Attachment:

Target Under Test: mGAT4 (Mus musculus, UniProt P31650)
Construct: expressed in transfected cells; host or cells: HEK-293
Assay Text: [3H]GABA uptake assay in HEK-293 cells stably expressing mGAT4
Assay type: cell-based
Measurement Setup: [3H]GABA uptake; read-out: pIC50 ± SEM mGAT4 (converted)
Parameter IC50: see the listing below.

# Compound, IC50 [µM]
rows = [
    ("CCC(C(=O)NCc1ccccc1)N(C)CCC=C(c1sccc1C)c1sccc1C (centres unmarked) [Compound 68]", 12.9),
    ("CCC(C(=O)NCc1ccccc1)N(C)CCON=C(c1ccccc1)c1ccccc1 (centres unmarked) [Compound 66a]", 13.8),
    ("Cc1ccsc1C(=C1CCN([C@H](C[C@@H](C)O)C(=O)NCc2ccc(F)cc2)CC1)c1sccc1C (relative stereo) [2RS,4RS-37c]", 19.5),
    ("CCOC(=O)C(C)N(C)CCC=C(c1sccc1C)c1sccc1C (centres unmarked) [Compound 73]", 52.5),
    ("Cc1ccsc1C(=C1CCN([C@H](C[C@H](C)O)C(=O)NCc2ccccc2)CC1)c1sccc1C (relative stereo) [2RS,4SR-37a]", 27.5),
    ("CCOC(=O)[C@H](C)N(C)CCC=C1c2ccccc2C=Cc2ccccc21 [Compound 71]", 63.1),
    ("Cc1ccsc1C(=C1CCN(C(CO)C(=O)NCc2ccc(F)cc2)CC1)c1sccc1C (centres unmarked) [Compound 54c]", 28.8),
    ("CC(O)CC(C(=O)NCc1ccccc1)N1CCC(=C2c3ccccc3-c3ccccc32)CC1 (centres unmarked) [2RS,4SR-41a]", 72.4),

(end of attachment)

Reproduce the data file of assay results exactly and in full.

Target Under Test: mGAT4 (Mus musculus, UniProt P31650)
Construct: expressed in transfected cells; host or cells: HEK-293
Assay Text: [3H]GABA uptake assay in HEK-293 cells stably expressing mGAT4
Assay type: cell-based
Measurement Setup: [3H]GABA uptake; read-out: pIC50 ± SEM mGAT4 (converted)
Parameter IC50: see the listing below.

# Compound, IC50 [µM]
rows = [
    ("CCC(C(=O)NCc1ccccc1)N(C)CCC=C(c1sccc1C)c1sccc1C (centres unmarked) [Compound 68]", 12.9),
    ("CCC(C(=O)NCc1ccccc1)N(C)CCON=C(c1ccccc1)c1ccccc1 (centres unmarked) [Compound 66a]", 13.8),
    ("Cc1ccsc1C(=C1CCN([C@H](C[C@@H](C)O)C(=O)NCc2ccc(F)cc2)CC1)c1sccc1C (relative stereo) [2RS,4RS-37c]", 19.5),
    ("CCOC(=O)C(C)N(C)CCC=C(c1sccc1C)c1sccc1C (centres unmarked) [Compound 73]", 52.5),
    ("Cc1ccsc1C(=C1CCN([C@H](C[C@H](C)O)C(=O)NCc2ccccc2)CC1)c1sccc1C (relative stereo) [2RS,4SR-37a]", 27.5),
    ("CCOC(=O)[C@H](C)N(C)CCC=C1c2ccccc2C=Cc2ccccc21 [Compound 71]", 63.1),
    ("Cc1ccsc1C(=C1CCN(C(CO)C(=O)NCc2ccc(F)cc2)CC1)c1sccc1C (centres unmarked) [Compound 54c]", 28.8),
    ("CC(O)CC(C(=O)NCc1ccccc1)N1CCC(=C2c3ccccc3-c3ccccc32)CC1 (centres unmarked) [2RS,4SR-41a]", 72.4),